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See this java code :-

s = s.replaceAll( "\\\\", "\\\\\\\\" ).replaceAll( "\\$", "\\\\\\$" );

I sorta don't understand it. It's a regex replace all.

I've tried the following C# code...

text = text.RegexReplace("\\\\", "\\\\\\\\");
text = text.RegexReplace("\\$", "\\\\\\$");

But if i have the following unit test :-

} ul[id$=foo] label:hover {

The java code returns: } ul[id\$=foo] label:hover {

My c# code returns: } ul[id\\\$=foo] label:hover {

So i'm not sure I understand why my c# code is putting more \'s in, mainly with regards to how these control characters are being represented.. ??


Update:

So, when i use XXX's idea of just using text.Replace(..), this works. eg.

text = text.Replace("\\\\", "\\\\\\\\");
text = text.Replace("\\$", "\\\\\\$");

But I was hoping to stick with RegEx... to try and keep it as close to the java code as possible.

The extension method being used is...

public static string RegexReplace(this string input, 
    string pattern, 
    string replacement)
{
    return Regex.Replace(input, pattern, replacement);
}

hmm...

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4 Answers 4

up vote 3 down vote accepted

Java needs all $ signs escaped in its replace string - "\\\\\\$" means \\ and \$. Without it it throws an error: http://www.regular-expressions.info/refreplace.html (look for "$ (unescaped dollar as literal text)").

Remember $1, $0 etc are replaced the text with captured groups, so there are a part of the syntax on the second argument to replaceAll. C# has a slightly different syntax, and doesn't require the extra slash, which it takes literally.

You could write:

text = text.RegexReplace(@"\\", @"\\");
text = text.RegexReplace(@"\$", @"\$");

Or,

text = text.RegexReplace(@"[$\\]", @"\$&");
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So both Java and C# need a slash to be escaped. But in Java, they also need $ to be escaped? –  Pure.Krome Nov 29 '10 at 6:35
    
Yes - exactly. :) –  Kobi Nov 29 '10 at 6:37
    
but @Gabe and @CodeCanvas suggest it's not a regex replacement going on? –  Pure.Krome Nov 29 '10 at 6:41
1  
They are both exactly correct - if this isn't a simplified version, you don't need a rexeg here. Also, there is no String.RegexReplace method in C#, unless you're using an extension method. –  Kobi Nov 29 '10 at 6:43
    
@Kobi - yeah, you're right. I just noticed it is an extension method that does Regex.Replace(..). –  Pure.Krome Nov 29 '10 at 6:46
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I think it's the equivalent of this C# code:

text = text.Replace(@"\", @"\\"); 
text = text.Replace("$", @"\$");

The @ indicates a verbatim string in C#, meaning that the backslashes in strings don't have to be escaped with more backslashes. In other words, the code replaces a single backslash with a double backslash and then replaces a dollarsign with a backslash followed by a dollarsign.

If you were to use the regex function, it would be something like this:

text = text.RegexReplace(@"\\", @"\\");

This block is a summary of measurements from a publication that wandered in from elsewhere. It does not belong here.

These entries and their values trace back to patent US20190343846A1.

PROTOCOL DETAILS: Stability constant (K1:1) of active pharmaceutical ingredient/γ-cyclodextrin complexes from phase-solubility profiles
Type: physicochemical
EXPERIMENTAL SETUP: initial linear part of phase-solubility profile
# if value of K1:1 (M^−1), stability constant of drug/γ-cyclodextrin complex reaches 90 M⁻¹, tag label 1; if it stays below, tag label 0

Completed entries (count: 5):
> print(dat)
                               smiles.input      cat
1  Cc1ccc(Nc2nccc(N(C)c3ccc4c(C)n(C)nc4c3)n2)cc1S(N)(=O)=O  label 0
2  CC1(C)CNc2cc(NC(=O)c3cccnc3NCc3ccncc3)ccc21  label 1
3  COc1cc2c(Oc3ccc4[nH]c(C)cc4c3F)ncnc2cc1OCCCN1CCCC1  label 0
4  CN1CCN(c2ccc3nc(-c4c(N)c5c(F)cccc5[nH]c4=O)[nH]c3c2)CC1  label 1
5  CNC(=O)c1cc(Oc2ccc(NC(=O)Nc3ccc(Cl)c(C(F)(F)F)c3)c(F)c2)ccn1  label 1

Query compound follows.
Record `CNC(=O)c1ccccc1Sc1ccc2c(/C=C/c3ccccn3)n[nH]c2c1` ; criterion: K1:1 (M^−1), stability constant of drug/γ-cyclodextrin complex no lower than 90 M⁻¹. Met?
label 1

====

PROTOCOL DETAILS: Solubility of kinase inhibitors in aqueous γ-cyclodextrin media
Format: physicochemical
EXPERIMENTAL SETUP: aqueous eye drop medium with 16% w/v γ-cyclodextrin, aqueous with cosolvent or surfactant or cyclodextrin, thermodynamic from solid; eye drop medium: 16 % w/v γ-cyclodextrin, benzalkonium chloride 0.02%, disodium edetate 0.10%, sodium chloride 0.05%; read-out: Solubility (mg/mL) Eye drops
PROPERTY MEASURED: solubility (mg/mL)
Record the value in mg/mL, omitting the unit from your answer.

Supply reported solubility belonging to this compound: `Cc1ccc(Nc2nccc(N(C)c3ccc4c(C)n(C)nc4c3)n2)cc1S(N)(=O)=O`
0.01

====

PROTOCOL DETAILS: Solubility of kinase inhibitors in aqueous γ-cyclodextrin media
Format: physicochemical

text = text.RegexReplace(@"\$", @"\$$");

Note that in the regex pattern (the first parameter), backslashes are special, while in the replacement (the second parameter) it is the dollarsigns that are special.

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so you're saying that Java:"\\\\", "\\\\\\\\" is single backslash getting replaced to a double backslash? i thought that's two blackslashes, to 4. ?? –  Pure.Krome Nov 29 '10 at 6:43
    
Pure.Krome: The Java replaceAll function does a regex replace. Half the backslashes are removed by the Java compiler, then half of the remaining ones are removed by the regex compiler. What's left is the literal. –  Gabe Nov 29 '10 at 6:46
    
@Pure.Krome - no, it's a single backslash. You escape twice: once for the string (so the compiler sees `\`), and again for regex engine - two backslashes in a string is a single backslash match. –  Kobi Nov 29 '10 at 6:47
    
"The @ indicates a literal string in C#..." - the @"" is a verbatim string literal, "" is a string literal. –  Serguei Nov 29 '10 at 6:48
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The code quotes the backslashes and '$' characters in the original string.

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hi dude .. i sorta don't understand your answer. Which code? And i'm doing what? –  Pure.Krome Nov 29 '10 at 6:29
    
basically it replaces a single backslash with 2 backslashes, and replaces '$' with '\$'. It is done for the same reason why we write printf("\\"); to get the output ` -- in this example, ` is a special character to printf, and the way to tell printf that you want a literal ` (instead of the special meaning) is to quote it (and the quoting character is `, hence `\`). –  lijie Nov 29 '10 at 6:53
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Java regex parsing: http://download.oracle.com/javase/1.4.2/docs/api/java/util/regex/Pattern.html

C#: http://msdn.microsoft.com/en-us/library/xwewhkd1.aspx

I think that in Java, you have to escape the \ character by using \, but in C#, you don't. Try taking out half of the \ in your C# version.

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\ needs to be escaped in C# string literals, but not in verbatim sring literals (i.e. string foo = @"\";) –  Serguei Nov 29 '10 at 6:43
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